Pop culture obsessives writing for the pop culture obsessed.
Pop culture obsessives writing for the pop culture obsessed.

Realities collide on a fast-paced Star Trek: Discovery

Illustration for article titled Realities collide on a fast-paced Star Trek: Discovery
Photo: Michael Gibson (CBS)
TV ReviewsAll of our TV reviews in one convenient place.

Five episodes into its second season, and Star Trek: Discovery is still working on getting the balance of serialization and standalone right. I appreciate that—it’s a tricky model to work with, and the show’s continued interest in offering smaller stories inside of its larger one is a point in its favor. Yet the rhythm is still off for me, and an entry like “Saints of Imperfection” is a perfect example of why. There are beats in this episode that should’ve worked like gangbusters, moments of emotional tension and release that could’ve been absolutely stunning. But the execution is off. In its desperate need to constantly press forward, the show rushes to the high points without ever bothering to build up the connective tissue that makes those points matter. The result is like watching a perpetual trailer for a story that never quite arrives.

For instance: we pick up this week with Burnham (and the score) offering a mournful dirge at the apparent loss of Tilly. Putting aside the fact that Tilly isn’t actually dead, having another attempt to jerk at our heartstrings immediately after the Saru fake-out last week is misguided at best. It’s a microcosmic expression of the show’s general approach to drama: everything up to 11, all the time. And it’s fucking exhausting. When every event happens at full volume, the individual value of those events is lost. It turns into a never-ending stream of adrenaline stimuli, without any real understanding what it means to build stability and depth into a fictional universe.


The point of the opening is arguably to put Tilly’s disappearance on hold for a few minutes (everyone thinks she’s dead except Stamets! And, y’know, the audience) so we can jump back to the plot everybody really cares about, Section 31 and the adventures of Evil Georgiou (who is, of course, the only Georgiou we have, although the episode does get some mileage out of Pike having known the good universe version) and, heaviest of sighs, Ash Tyler. The shuttle Discovery has been tracking turns out to have been a ruse, and so now we get dragged back to some of the worst choices of the previous season. At least the Klingons never show up.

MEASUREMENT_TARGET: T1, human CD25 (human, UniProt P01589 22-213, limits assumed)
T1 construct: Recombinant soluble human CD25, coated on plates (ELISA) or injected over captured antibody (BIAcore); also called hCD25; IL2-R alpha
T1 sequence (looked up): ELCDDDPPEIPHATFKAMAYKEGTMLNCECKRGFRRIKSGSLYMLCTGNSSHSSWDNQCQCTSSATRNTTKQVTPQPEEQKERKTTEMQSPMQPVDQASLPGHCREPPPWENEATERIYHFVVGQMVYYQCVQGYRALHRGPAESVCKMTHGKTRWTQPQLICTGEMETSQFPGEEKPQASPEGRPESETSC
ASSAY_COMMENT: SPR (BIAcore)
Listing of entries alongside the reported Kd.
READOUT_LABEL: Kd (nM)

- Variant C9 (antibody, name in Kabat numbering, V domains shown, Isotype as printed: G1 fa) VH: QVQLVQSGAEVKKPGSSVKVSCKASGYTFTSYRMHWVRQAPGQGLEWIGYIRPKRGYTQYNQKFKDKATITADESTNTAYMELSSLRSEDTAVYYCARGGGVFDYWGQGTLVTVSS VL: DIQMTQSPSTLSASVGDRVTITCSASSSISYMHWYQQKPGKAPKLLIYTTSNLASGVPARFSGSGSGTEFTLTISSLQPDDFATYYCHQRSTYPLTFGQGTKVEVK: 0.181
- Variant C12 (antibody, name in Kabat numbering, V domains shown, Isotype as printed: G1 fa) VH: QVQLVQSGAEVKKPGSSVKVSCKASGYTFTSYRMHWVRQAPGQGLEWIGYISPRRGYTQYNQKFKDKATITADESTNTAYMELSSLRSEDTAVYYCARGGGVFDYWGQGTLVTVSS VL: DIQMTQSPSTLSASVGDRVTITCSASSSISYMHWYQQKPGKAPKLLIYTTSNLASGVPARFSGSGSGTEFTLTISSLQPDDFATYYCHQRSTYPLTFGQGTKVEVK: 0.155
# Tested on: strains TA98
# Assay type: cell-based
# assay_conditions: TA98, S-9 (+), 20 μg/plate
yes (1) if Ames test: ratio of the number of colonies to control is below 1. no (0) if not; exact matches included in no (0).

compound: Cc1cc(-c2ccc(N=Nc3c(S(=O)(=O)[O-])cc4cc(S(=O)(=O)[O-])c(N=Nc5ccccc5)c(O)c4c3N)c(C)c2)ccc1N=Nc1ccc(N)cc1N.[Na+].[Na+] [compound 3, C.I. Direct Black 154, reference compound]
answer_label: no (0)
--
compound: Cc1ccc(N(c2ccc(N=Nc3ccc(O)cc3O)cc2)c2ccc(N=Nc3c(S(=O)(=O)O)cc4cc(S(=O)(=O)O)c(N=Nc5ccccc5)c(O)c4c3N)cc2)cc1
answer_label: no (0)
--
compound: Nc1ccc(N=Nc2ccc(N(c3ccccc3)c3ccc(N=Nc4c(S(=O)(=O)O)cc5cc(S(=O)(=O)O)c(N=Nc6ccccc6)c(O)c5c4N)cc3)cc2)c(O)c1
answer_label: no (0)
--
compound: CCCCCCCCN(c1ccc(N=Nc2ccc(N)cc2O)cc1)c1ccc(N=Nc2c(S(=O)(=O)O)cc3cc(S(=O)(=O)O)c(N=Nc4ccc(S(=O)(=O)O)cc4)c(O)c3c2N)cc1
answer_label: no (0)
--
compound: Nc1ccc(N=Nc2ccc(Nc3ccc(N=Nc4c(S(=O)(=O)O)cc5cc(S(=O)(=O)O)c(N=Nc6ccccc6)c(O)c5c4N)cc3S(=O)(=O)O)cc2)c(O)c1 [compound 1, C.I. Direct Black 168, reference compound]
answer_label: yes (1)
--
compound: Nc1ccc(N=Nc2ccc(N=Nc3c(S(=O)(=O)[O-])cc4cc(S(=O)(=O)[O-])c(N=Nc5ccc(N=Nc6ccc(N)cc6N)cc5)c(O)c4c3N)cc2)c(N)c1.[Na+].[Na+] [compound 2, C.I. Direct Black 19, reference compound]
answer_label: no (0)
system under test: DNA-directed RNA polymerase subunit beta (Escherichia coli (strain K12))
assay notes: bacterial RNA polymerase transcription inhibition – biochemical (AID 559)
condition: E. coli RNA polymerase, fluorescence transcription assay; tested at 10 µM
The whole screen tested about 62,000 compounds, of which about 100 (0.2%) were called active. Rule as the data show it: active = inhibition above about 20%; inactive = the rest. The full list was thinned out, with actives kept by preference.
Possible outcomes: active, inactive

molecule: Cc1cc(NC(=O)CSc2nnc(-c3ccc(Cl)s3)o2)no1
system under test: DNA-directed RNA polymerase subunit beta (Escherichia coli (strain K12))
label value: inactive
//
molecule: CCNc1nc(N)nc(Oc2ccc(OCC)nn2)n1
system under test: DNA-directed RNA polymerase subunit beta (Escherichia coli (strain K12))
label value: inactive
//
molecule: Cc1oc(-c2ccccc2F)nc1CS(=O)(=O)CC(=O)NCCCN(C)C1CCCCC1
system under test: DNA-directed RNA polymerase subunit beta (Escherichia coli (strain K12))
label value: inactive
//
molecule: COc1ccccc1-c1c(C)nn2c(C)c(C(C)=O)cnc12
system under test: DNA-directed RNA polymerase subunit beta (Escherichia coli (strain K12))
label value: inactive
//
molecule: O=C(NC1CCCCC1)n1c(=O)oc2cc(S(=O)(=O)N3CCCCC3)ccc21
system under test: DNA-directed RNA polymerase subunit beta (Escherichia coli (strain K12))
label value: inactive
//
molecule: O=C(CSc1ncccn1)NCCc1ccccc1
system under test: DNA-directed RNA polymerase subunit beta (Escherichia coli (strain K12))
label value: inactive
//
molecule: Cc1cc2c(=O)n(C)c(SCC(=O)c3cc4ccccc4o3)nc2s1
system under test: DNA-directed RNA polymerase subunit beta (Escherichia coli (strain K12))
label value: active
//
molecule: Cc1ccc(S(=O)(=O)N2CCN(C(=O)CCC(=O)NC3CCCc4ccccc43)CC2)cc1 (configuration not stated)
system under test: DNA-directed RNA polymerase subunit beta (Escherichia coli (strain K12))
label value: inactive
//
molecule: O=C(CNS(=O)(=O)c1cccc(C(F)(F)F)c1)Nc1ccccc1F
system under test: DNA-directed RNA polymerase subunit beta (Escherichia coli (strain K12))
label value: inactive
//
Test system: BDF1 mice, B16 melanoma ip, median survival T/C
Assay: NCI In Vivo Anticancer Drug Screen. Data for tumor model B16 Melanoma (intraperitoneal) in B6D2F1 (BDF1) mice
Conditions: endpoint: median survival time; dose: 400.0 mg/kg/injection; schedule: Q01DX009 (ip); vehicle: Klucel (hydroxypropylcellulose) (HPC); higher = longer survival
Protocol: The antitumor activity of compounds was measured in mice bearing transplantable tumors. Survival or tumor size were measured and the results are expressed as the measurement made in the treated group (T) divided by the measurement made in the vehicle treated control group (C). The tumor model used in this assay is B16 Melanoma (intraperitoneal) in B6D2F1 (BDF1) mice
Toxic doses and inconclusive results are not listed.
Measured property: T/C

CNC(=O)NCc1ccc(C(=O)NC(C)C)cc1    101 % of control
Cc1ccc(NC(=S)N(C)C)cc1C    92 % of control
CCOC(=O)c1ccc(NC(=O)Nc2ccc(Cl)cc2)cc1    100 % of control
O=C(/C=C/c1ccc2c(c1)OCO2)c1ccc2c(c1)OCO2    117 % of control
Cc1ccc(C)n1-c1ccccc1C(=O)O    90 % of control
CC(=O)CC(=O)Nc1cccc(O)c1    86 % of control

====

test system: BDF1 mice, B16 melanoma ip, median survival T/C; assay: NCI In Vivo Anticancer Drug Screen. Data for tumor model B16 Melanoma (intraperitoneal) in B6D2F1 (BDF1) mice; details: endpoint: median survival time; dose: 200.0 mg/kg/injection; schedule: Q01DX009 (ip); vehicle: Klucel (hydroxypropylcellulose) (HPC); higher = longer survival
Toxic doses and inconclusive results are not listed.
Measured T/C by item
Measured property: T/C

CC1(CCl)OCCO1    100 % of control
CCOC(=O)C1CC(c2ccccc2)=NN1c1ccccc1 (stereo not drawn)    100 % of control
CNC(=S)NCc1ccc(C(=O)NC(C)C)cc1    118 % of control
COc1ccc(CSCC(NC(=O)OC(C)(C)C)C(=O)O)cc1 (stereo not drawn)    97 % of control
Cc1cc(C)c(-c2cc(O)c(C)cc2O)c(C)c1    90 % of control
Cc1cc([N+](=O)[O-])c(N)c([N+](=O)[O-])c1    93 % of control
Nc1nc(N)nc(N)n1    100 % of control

I don’t mind Georgiou; like any reasonable person, I love Michelle Yeoh, and she’s clearly having fun, and it’s a not-terrible dynamic to play around with. But Ash Tyler is such an absolute drag. The show insists on portraying him as some ambiguous, tragic figure who only Burnham truly understands, but ambiguity only works if it feels like there’s an actual truth hiding somewhere. In this case, it’s just a handsome guy looking sad and getting glared at, and the continued insistence on his and Burnham’s romance—which was already arbitrary to begin with—is a dead end. Ash’s sole defining trait last season, the secret twist that he was actually merged with a Klingon (or something to that effect), is gone, and without it, he’s… well, I don’t really know what he is.

But all right, fine, Burnham has feelings for him so I guess he had to come back at some point. Why now, though? And why does the episode try and do his, and Georgiou, and Section 31, and Tilly’s adventures in the mushroom kingdom, and the return of Dr. Hugh Culber?

Oh yeah, I buried the lede here, partly to avoid spoiling any causal browsers, and partly because that’s more or less how the show plays it: we spend most of the first part of the episode dealing with the new Section 31 stuff, and then following Tilly as she struggles to understand what Mold May wants out of her, until Burnham and Stamets find a way into the spore network, and we learn that the threat to the network that May is freaking out over is actually Culber, or some version of him, struggling to survive in an environment that’s designed to break him down into component parts for recycling.